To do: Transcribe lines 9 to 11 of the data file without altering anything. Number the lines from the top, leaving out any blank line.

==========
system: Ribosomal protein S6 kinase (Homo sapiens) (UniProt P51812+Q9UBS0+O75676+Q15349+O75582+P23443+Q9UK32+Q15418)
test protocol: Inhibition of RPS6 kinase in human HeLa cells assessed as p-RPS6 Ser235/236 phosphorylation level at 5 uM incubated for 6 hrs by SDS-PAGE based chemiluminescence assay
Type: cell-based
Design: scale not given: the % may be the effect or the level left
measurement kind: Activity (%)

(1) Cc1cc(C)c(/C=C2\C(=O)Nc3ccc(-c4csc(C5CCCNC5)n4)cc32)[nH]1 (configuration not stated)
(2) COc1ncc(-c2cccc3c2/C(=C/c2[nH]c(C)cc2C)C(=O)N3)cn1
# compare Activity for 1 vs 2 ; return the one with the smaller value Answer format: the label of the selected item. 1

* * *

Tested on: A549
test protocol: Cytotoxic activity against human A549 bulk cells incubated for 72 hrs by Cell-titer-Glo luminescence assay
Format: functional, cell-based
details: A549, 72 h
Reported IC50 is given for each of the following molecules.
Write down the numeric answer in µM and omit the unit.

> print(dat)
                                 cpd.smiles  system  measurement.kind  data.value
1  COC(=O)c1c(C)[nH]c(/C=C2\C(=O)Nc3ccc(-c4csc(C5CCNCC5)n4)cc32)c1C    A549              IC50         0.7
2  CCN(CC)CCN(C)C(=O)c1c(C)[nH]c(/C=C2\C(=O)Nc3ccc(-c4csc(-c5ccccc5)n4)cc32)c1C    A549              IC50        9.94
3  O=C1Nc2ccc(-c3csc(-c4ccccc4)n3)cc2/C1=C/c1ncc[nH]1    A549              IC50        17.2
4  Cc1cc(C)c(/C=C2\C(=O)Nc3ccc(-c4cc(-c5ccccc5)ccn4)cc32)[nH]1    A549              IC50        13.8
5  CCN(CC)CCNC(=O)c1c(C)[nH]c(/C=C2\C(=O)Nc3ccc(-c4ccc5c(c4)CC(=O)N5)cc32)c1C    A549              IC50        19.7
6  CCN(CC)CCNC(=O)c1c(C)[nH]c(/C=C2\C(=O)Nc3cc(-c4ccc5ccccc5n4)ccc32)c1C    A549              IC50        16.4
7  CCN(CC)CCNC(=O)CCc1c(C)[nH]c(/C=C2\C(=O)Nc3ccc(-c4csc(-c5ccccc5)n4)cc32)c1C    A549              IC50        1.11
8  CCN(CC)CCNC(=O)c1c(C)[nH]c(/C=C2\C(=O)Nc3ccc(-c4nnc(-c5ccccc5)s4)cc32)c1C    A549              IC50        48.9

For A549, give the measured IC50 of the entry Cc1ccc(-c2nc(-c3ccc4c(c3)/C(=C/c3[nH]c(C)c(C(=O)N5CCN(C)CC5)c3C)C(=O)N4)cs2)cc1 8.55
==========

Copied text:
* * *

Tested on: A549
test protocol: Cytotoxic activity against human A549 bulk cells incubated for 72 hrs by Cell-titer-Glo luminescence assay